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Monday, January 15, 2018, 21:23 (GMT+7)
“International common norms” on peacefully settling sea disputes

For ages, peaceful settlement of disputes among countries has become the mainstream chosen by most countries all around the world. The 1982 United Nations Convention on the Law of the Sea (UNCLOS for short) has stipulated the fundamentals in solving the disputes among its member states by peaceful means. This is totally fit the UN Charter. So what are included in this settlement? In accordance with laws, international norms and practices, the settlement of sea disputes by peaceful means can be defined as: (1). Settling the disputes by peaceful negotiations (either bilateral or multilateral) pursuant to international laws and practices, and on the basis of equality and mutual respect in order to reach a fair decision for all parties; (2) Settling the disputes by mediation or by international arbitrating mechanisms, such as: The International Court of Justice, the International Tribunal for the Law of the Sea and other courts. To be more specific, the 1982 UNCLOS rules that: any disputes between member states must be solved firstly by view exchange and mediation. If the disputes are still not solved after a certain period of time, the involving parties are obliged to solve them by judicial means. The UNCLOS allows parties to choose one of the four mechanisms, namely: The International Court of Justice, the International Tribunal for the Law of the Sea, Arbitration in the Annex VII, and Arbitration in the Annex VIII. If no mechanism is chosen among the four ones listed above, Arbitration in the Annex VII shall be the compulsory mechanism for settling the disputes.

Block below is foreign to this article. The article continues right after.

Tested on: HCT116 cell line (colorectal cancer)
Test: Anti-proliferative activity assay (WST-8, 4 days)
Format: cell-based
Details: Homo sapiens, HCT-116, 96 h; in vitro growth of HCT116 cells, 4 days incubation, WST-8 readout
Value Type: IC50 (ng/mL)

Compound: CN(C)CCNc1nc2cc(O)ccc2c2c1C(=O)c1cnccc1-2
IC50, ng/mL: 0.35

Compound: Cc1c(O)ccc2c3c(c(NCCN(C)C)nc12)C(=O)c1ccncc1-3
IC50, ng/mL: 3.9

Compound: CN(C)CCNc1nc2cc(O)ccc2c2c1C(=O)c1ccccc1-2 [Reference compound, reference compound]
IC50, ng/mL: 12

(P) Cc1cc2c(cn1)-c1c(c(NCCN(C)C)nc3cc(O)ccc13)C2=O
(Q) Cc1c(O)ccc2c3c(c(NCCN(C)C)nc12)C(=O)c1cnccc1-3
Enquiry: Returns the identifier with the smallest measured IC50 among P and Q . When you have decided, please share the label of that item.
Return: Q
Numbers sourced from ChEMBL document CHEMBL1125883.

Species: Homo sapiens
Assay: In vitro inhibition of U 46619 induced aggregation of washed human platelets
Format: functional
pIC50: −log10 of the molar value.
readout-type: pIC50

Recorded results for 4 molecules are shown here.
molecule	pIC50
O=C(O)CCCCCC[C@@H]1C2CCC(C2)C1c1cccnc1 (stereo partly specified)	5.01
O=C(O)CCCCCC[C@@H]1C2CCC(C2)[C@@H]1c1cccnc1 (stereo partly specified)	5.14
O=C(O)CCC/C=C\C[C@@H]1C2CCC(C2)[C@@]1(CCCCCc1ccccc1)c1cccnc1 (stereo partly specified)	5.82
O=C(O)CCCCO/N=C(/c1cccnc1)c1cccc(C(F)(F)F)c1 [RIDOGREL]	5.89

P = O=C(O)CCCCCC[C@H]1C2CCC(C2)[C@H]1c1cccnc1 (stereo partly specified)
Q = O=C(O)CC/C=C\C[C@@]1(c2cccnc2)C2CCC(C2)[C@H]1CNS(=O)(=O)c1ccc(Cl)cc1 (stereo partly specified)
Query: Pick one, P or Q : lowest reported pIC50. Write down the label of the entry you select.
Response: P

As shown in international practice, many nations in the world (including the ones having close diplomatic relations with one another), after ineffective negotiations, brought the disputes to courts and abided by the court’s decisions in a strict manner. However, there are still nations which did not respect the court’s decision. Some typical cases at the International Court of Justice are: the delimitation of economic exclusive zone in the Gulf of Maine between the United States and Canada in 1984; the settlement of territorial disputes over islands between Malaysia and Indonesia in 2003 and between Singapore and Malaysia in 2008, etc. Another example of peaceful settlement of sea disputes which was praised and supported by international community is the arbitration case in which the Philippines took China to the Permanent Court of Arbitration under Annex VII to the 1982 UNCLOS for disputes in the South China Sea and ruled in 2016.

In conclusion, peaceful settlement of sea disputes among countries has become an inevitable trend of time supported by international community. This represents an important basis for countries to respect international laws, particularly the 1982 UNCLOS, contributing to maintaining a peaceful, stable environment and maritime safety and security at seas and worldwide.

Nguyen Duc Anh

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